But even if Sheng did really “step away” without any official pressure to do so, it’s not clear whether UM is any better off in terms of free speech or academic freedom. As the philosopher John Stuart Mill pointed out in On Liberty, speaking of his home country of England,
[I]t is the opinions men entertain, and the feelings they cherish, respecting those who disown the beliefs they deem important, which makes this country not a place of mental freedom. For a long time past, the chief mischief of the legal penalties is that they strengthen the social stigma. It is that stigma which is really effective, and so effective is it, that the profession of opinions which are under the ban of society is much less common in England, than is, in many other countries, the avowal of those which incur risk of judicial punishment. In respect to all persons but those whose pecuniary circumstances make them independent of the good will of other people, opinion, on this subject, is as efficacious as law; men might as well be imprisoned, as excluded from the means of earning their bread.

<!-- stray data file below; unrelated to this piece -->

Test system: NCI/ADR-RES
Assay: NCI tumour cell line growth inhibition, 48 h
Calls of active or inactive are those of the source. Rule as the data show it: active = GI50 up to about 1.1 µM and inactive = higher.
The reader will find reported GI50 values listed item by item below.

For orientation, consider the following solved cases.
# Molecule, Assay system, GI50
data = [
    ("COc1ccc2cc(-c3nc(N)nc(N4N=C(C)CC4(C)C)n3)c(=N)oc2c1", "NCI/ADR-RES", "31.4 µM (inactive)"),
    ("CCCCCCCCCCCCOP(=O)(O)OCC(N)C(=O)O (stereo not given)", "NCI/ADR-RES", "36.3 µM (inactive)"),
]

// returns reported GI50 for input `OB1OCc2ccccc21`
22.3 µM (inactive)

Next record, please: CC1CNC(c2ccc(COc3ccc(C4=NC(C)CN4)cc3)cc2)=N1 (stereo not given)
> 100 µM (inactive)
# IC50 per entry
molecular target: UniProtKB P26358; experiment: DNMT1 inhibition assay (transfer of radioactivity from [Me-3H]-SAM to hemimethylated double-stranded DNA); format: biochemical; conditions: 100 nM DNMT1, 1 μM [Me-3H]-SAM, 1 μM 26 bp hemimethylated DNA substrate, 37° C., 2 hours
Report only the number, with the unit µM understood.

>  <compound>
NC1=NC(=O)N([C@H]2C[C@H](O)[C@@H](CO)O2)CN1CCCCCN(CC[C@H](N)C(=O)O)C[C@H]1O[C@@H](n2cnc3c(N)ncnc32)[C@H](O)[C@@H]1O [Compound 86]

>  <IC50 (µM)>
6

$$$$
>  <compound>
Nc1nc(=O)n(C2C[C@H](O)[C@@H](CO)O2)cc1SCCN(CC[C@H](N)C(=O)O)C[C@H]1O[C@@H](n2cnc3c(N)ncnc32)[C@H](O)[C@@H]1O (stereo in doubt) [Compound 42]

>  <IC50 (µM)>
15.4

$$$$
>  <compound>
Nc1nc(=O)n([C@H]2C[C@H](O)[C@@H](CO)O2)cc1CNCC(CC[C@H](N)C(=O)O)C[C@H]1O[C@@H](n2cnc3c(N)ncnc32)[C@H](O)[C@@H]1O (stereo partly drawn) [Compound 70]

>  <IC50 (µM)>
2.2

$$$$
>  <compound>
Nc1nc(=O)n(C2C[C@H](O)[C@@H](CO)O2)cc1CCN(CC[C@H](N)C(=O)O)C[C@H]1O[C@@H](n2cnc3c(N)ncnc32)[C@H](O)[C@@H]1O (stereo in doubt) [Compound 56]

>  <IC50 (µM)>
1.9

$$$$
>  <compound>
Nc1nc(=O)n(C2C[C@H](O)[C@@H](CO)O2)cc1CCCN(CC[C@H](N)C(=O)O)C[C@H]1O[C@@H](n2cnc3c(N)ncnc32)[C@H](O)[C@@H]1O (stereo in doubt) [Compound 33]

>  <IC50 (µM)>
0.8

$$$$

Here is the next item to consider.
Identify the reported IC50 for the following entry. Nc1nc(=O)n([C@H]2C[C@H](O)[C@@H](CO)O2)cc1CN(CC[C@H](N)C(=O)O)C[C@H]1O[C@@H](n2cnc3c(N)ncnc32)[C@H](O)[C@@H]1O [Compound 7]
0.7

If this sounds startlingly applicable to Professor Sheng’s situation, that’s because it is. A university cannot fulfill its function if it is not a place of “mental freedom.” Faculty, administrators, and even students at UM would be wise to consider this next time they are deciding what to do when someone falls afoul of the prevailing sentiment on campus — and they should do it sooner rather than later.
If it is any consolation to Professor Sheng, he should know that he’s not alone. With over 400 professors targeted and 27 tenured professors fired since 2015, FIRE’s ability to assist professors grows. Our Faculty Legal Defense Fund is tailored to offering “first responder” assistance for faculty members at public colleges and universities. You can learn more about FLDF and the work FIRE has done to support professors at thefire.org.
If you are facing investigations or punishment for your speech, contact the Faculty Legal Defense Fund: Submit a case or call the 24-hour hotline at 254-500-FLDF (3533).